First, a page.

If you've read any of the rest of this blog you will know that I am rather high on this concept of "say what you'll do, and do what you say!" Sounds sort of old fashioned doesn't it? But I'm concerned that in today's world one of the things we are leaving behind is the concept of being forthright.
For instance, when was the last time you set an appointment and arrived either on time, or early? This sounds so simple but boy oh boy is it abused! Probably no action is more simple than 'saying what time you'll be there, and being there on time!' Remember, "say what you'll do, and do what you say!" My girls are sick of hearing it by now! If you were to ask them how many times when they were growing up I made a big deal about being on time, they would say it was a lot! My second line was probably even more famous to them - "being late suggests to the waiting person that your schedule is more important then theirs!" Ugh! At least call them if you know you're running late!
The 'kissing cousin' to this concept is moving the meeting around, or canceling at the last minute. Nothing shouts "I am tremendously important and you're not!" like re-scheduling the meeting within a few hours of the appointed time! I've become convinced through the years that some people move meetings just to remind us of their importance. To be fair about it, sometimes being late or re-scheduling at the last minute can't be helped. After all, this is life we're talking about here! But habitually falling into either of the aforementioned patterns may suggest that other, deeper issues may be at play.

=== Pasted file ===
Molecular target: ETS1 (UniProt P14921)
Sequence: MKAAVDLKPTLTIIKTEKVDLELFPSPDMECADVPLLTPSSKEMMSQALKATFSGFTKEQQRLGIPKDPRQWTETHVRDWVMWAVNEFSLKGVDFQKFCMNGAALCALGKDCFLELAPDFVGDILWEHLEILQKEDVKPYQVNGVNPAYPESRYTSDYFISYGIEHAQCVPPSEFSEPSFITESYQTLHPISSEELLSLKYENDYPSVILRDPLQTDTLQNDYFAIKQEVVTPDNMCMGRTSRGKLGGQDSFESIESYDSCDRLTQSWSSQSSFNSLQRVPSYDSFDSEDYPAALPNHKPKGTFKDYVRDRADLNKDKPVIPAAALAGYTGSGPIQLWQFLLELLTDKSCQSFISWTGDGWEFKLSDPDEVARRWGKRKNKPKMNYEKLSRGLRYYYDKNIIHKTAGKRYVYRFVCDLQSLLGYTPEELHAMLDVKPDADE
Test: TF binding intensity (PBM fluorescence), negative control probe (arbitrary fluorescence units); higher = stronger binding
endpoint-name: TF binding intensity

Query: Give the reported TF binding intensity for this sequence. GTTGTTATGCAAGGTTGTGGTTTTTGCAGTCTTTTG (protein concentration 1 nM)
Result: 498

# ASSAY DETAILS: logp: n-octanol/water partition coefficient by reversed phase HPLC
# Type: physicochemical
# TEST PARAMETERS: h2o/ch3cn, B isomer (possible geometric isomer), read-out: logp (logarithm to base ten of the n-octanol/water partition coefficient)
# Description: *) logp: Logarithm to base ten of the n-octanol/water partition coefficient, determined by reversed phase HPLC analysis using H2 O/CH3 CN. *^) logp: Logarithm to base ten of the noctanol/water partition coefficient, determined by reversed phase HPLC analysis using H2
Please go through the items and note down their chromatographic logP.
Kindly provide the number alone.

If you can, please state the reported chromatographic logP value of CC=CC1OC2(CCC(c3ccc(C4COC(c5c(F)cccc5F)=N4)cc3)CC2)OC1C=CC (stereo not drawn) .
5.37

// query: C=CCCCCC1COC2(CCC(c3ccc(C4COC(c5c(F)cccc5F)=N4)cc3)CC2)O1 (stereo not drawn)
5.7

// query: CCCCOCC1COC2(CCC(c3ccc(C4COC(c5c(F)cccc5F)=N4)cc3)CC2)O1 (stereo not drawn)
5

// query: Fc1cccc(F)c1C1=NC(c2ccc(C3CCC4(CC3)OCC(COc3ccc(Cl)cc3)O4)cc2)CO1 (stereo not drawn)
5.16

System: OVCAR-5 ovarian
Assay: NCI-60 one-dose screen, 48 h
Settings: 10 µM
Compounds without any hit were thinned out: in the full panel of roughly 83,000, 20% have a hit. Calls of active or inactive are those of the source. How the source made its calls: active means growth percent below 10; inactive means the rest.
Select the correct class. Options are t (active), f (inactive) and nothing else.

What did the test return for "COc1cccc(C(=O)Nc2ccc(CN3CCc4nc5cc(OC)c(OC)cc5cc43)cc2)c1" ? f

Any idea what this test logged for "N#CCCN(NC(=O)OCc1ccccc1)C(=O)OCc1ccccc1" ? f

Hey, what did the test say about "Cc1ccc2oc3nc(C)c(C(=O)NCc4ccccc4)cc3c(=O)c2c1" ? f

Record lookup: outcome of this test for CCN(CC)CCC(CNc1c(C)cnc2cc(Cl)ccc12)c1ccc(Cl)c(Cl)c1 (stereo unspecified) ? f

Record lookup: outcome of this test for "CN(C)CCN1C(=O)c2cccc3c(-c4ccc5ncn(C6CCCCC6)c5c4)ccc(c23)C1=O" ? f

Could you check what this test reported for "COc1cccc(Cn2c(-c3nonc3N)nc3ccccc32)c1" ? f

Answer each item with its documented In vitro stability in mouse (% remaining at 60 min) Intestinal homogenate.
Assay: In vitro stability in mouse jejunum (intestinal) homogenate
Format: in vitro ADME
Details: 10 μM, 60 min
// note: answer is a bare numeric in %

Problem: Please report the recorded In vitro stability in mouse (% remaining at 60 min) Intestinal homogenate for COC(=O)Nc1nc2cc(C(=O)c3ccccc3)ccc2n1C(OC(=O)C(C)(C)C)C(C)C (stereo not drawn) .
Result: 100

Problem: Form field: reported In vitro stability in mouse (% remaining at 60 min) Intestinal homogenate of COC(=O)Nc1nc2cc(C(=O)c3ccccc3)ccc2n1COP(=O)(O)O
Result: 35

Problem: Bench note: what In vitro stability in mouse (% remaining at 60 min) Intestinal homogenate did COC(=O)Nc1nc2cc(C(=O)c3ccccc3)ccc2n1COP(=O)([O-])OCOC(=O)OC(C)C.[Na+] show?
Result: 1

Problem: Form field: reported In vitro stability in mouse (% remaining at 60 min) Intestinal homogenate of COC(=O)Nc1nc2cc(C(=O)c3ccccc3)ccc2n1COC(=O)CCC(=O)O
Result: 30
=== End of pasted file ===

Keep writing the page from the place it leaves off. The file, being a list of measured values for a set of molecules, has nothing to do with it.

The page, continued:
I'm convinced that very few last minute opportunities are so unbelievably time sensitive that they require upsetting everyone else's schedule by changing a meeting time. Could it be that you are so overcommitted that you really have to play "apple cart turnover" with both your schedule and everyone else's? Are you so overwhelmed and exhausted that commitments made some time ago need to be cancelled or moved to accommodate your exhaustion?
"Say what you'll do, and do what you say!"